Former IHC Foundation Chair Sir Roderick Deane says the result of the research is great news. “I cannot tell you how pleased I am with the quality of this work and its outcomes. For parents to know what the problem is becomes hugely important to the families. “In the case of my wife Gillian and me, very many years ago, we did not know about our daughter Kristen having Rett syndrome until she was well into her teens. It was an agony not understanding.
“Some so-called specialists had the gall to tell us it was our ‘fault’ and others totally misled us with wrong diagnoses. In contrast, other medical people were marvellously supportive but did not know what the problem was. Then the specialist in the United States whom we saw wrote to us after we had returned to New Zealand and said she had just heard Andreas Rett talk at a conference and she immediately knew she had a patient with the syndrome. Even today, it moves me to think about it and what that information meant to us.”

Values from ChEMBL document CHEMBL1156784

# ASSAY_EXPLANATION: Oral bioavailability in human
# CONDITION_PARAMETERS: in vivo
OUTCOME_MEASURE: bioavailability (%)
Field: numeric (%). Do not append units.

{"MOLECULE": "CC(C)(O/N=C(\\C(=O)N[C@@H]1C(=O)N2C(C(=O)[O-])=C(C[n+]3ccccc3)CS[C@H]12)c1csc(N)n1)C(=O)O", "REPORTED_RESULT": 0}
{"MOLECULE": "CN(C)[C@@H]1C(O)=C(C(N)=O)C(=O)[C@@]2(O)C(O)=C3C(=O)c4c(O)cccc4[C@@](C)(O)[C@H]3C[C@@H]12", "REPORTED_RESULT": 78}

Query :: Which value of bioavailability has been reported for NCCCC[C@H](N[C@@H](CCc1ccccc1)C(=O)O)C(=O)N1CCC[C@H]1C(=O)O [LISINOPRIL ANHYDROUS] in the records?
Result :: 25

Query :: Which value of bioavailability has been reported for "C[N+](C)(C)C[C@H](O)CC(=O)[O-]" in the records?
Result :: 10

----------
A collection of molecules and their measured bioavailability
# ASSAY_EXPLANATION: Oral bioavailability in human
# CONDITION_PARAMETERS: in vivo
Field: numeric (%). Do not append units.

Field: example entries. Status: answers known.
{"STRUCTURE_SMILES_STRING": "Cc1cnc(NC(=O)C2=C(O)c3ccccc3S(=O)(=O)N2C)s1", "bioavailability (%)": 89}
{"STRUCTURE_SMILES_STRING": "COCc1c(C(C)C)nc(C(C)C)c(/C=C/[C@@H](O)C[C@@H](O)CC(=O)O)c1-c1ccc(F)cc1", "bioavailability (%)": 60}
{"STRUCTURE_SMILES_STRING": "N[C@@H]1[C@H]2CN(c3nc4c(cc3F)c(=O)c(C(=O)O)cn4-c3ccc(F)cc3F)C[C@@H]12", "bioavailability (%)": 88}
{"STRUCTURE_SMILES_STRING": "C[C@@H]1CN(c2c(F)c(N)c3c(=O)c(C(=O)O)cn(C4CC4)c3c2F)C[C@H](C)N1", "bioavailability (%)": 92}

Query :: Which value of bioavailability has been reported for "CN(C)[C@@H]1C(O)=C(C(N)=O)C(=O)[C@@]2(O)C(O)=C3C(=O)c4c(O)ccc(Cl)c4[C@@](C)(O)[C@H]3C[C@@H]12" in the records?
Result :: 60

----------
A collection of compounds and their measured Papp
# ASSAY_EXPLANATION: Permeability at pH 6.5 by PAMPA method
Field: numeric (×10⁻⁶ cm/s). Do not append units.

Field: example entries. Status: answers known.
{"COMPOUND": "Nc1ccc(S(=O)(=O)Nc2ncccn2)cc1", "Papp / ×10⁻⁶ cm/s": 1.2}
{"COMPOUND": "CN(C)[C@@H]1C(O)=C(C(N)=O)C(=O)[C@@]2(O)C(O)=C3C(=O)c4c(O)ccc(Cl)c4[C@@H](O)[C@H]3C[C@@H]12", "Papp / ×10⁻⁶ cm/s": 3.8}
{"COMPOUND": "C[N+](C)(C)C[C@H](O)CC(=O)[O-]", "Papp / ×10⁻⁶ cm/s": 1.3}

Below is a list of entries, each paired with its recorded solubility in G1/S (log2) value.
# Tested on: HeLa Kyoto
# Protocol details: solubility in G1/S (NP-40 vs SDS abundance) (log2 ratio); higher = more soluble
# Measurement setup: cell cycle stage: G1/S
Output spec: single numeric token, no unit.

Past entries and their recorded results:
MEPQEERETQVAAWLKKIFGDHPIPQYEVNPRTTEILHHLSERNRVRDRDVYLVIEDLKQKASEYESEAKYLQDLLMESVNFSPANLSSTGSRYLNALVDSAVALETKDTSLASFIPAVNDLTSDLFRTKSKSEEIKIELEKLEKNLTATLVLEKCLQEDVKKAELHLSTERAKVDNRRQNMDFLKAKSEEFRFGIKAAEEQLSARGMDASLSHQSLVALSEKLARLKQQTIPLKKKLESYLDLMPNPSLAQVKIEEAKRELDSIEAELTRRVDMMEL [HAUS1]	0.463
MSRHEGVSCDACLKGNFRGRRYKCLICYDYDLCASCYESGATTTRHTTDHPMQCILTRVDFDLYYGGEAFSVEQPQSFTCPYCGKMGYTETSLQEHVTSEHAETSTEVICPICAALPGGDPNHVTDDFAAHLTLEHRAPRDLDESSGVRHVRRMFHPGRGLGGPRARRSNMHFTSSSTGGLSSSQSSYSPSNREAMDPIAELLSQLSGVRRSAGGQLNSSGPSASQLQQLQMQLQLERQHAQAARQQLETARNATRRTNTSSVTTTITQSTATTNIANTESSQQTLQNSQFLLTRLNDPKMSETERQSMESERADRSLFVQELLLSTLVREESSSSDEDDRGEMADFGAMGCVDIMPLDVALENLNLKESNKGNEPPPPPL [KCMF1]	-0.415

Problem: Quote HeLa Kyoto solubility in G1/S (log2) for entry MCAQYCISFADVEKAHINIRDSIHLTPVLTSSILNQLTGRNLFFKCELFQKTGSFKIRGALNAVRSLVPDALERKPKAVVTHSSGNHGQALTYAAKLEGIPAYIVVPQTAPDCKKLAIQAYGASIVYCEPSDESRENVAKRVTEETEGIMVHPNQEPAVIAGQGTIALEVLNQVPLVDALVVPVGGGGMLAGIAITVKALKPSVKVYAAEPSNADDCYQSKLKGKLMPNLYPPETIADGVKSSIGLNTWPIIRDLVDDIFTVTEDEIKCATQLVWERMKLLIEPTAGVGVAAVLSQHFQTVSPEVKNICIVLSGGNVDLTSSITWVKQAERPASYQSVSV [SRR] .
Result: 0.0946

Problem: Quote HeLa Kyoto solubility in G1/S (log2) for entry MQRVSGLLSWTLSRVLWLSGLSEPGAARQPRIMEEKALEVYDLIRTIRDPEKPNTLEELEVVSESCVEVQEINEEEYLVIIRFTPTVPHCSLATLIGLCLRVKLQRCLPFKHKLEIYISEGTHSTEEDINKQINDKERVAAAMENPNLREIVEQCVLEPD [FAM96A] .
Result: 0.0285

Dr Juliet Taylor, Clinical Geneticist at Genetic Health Service New Zealand, says without this research many of the families would not have had access to the type of genetic testing that had the great chance of making a diagnosis. “The benefits of getting a diagnosis for these families are immense and include changes in medical management and/or reproductive options becoming available. Just as important, these families find out the reason why, and the benefit of this, for parents in particular, can never be discounted even many years after the birth of a child.”
The IHC Foundation funded the $147,000 cost of collecting and reading the DNA.